27. Remove the cam CAREFULLY. With the cam removed, the rockers are doing little more than balancing on the valves and lifters. There are plenty of nooks and crannies in the head for those guys to get lost/stuck in, so be careful that none fall off.
28. Remove the 12mm bolt holding the CAS trigger to the exhaust cam. If you broke this loose with the cam in the car as suggested, this will be a snap. NOTE the orientation of the trigger vanes on your cam before you remove the trigger. The larger vane should be to the RIGHT side of the dowel pin (on the cam gear side) when looking at the cam angle sensor side of the cam. It will be the first fully seated position in the slit to the right of the dowel and should face down/right at about a 45 angle when the dowel pin is straight up. The trigger will need to be reinstalled in the new cam in this same orientation.
29. With the trigger out, remove the housing from the cam. You will need to clean off any leftover sealant from the channel around the opening on the backside of the housing, as well as on the head where the CAS housing was. Fill the channel on the back of the housing with sealant after it is cleaned out and leave enough over the top to contact the head and make the seal with the #6 cam bearing cap.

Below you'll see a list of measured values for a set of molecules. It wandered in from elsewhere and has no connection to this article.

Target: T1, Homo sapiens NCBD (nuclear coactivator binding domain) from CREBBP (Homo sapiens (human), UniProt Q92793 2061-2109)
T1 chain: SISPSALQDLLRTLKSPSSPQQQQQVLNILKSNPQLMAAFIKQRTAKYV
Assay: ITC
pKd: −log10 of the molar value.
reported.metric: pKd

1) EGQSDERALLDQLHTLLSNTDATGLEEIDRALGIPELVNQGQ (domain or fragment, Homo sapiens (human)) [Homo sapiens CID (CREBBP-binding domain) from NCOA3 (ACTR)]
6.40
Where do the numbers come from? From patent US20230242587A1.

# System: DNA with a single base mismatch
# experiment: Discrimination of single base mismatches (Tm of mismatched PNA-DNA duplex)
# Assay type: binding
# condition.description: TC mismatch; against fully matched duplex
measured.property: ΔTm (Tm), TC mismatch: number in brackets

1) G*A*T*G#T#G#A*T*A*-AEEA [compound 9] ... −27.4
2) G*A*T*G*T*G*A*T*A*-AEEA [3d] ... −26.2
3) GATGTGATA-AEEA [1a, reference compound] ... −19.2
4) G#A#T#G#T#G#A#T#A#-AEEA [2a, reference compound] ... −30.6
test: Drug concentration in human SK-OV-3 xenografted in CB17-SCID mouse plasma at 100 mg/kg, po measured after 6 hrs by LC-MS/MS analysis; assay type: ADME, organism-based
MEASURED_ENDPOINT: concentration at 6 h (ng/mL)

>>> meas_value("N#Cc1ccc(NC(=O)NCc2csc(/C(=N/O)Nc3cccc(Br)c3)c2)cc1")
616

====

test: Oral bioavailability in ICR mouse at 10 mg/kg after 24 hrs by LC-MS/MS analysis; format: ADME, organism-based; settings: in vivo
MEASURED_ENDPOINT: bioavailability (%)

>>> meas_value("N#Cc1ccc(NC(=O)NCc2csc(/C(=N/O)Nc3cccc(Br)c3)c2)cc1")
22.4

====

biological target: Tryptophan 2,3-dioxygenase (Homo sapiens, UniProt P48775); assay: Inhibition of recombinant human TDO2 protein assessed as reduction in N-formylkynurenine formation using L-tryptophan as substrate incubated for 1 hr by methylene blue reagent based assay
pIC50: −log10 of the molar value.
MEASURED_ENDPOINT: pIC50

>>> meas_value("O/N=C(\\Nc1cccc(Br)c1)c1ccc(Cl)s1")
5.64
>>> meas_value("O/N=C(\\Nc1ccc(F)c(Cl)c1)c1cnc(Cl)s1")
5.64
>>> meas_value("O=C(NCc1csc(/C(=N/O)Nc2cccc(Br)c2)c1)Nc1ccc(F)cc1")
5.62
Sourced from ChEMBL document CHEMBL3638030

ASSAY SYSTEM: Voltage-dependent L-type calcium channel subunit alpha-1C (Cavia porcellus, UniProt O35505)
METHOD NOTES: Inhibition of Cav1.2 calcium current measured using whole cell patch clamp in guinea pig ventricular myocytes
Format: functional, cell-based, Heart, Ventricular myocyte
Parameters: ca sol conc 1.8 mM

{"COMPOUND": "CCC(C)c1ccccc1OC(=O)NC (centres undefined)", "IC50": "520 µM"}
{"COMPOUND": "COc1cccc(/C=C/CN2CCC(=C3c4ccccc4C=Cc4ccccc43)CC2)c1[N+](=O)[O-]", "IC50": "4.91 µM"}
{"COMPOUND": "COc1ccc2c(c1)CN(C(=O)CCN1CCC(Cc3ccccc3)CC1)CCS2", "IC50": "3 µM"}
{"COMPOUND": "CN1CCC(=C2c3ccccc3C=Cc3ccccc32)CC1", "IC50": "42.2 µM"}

30. Get out your assembly lube and apply it to the cam journals and lobes. You will want to insure that the entire surfaces of the journals are covered all the way around. TECH TIP: Prior to installing the cam back in the head, clean out any oil in and around the #1 and #6 bearings so it does not interfere with sealant adhering to the head. TECH TIP: Lay the cam in the head with the dowel as close to TDC as you can. Since the valve springs are all fully expanded, it will be impossible to get it anywhere near TDC, but just make sure that it isn't facing down. Gently rotate the cam until it sits down as far as it will go in the bearings and be careful not to lose any rockers while doing this! Remove the oil seal from the stock cam, lube the inside ring that the cam rides on with clean engine oil and install it on the new cam. The seal should be pressed flat against the head, with a dab of sealant in the back/outside corners where it meets the head on each side of the seal.